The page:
Richard Sloman, Baltimore: Every major news outlet reported the "Shove it" comment [by Teresa Heinz Kerry] but The Sun. Why?
Davis: The Sun actually was one of the few major news outlet to have original coverage of the "Shove it" comment in the next day's paper, although it appeared in a convention notebook column that ran inside the paper, rather than on the front page. At a huge convention like this one, it is difficult to find prominent space in the paper for all of the news we think readers need to know about. The stories that got front-page play the next day were pieces about all that would happen on the opening day of the convention, and a feature about Bill and Hillary Clinton, who were some of the biggest news of the week. "Shove it" occurred late in the day and we did not feel that it was newsworthy enough to replace either of those stories we already had planned. So we included it in our notebook, which we try to fill with items that give a sense of the interesting, colorful goings-on here at the convention.
Also, the "Shove it" anecdote led our profile in Tuesday's paper of Teresa Heinz Kerry. That's a piece of detail that other profiles did not have, because so few other news outlets had someone covering the event where it happened.
Jeff, Baltimore: How do delegates get selected, and who are the people in the Electoral College?
Davis: The delegate-selection process varies from state to state. In Maryland, some delegates are elected during the primaries, and others are elected by the state party. People interested in becoming delegates are usually advised to contact their state party or the campaign of the candidate they support. There are 538 "electors" in the Electoral College, whose votes are allocated according to who wins the popular vote in each state. The process of choosing the electors also varies from state to state. In Maryland, they are chosen by the state party anytime before Election Day.
La'Rae, Baltimore: What does Kerry have to offer the almost-middle class people -- people who are not rich but not so poor. People who cannot afford $100,000 homes, but $70,000-$90,000 is all right. ... What does Kerry have in mind for us? We are too poor to send our children to college and pay for it, but not poor enough to go for free. Some of us are married, which just makes it harder for us to get the help we need (like with child care, buying a home). We make enough to pay the bills but with the cost of child care, we just can't afford it. Some of us are white and some of us are black. Most of us are all in the same boat. What does Kerry have to offer us?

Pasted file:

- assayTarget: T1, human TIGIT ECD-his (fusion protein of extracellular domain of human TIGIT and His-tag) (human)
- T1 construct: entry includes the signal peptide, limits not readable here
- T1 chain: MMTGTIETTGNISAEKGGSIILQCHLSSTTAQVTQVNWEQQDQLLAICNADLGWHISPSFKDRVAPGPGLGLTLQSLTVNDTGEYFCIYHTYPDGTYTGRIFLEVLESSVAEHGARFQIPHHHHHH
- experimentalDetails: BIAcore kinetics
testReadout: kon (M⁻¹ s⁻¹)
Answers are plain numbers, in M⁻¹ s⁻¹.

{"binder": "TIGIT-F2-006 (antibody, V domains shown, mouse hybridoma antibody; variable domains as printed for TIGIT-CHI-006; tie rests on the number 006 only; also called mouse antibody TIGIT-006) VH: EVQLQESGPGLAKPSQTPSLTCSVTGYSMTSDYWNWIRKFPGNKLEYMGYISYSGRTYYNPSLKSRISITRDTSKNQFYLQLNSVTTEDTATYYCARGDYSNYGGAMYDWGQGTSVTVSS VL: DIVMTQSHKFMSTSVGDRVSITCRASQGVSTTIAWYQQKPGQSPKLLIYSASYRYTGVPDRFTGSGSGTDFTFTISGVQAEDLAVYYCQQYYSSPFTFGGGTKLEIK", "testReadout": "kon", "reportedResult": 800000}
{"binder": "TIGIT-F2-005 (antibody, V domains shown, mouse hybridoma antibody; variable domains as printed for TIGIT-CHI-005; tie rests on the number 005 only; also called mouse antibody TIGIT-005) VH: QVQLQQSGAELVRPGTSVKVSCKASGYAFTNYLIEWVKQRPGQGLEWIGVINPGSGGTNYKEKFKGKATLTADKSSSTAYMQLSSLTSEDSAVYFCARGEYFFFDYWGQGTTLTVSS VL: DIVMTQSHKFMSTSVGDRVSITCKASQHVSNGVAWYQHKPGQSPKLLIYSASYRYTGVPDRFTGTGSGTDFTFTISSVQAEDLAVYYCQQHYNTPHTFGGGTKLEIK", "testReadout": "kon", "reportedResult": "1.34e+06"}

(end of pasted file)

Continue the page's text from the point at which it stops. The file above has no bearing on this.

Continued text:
Davis: Kerry argues that his plans on tax cuts, education and health care will help people like you. Unlike some Democratic candidates who proposed rolling back all the tax cuts that President Bush has enacted, Kerry wants to eliminate only the tax cuts that went to people who earn more than $200,000 a year, and use that money to pay for a $4,000 tax credit for college tuition, a $5,000 child care tax credit and health care tax credits for businesses and people who have the most trouble paying for medical costs. Kerry and Edwards also aim to cut health care premiums by $1,000.
Bush says that Kerry's plans are too expensive, and that he would have to raise taxes to accomplish them -- something that would cost you money. But Kerry and Edwards argue that they can make things more affordable without a tax hike.
Maureen Beaupre, Annapolis: Where is the Maryland delegation seated [at the Democratic Convention], and are they seated together for the whole event?
Davis: The Maryland delegation is seated at stage-right, meaning if you are looking at the convention stage, they are on the left side of the hall in the side bleachers. They are seated together for the whole event, but like all of the delegates, they can -- and often do -- move around the convention hall freely.
John Wilkinson, Baltimore: Why has the press avoided the fact that Heinz Kerry called the reporter who she told to stuff it that his paper was a right-wing rag? Also, why hasn't anyone addressed the fact that she did in fact say it was an "un-American activity?" Why is she denying this?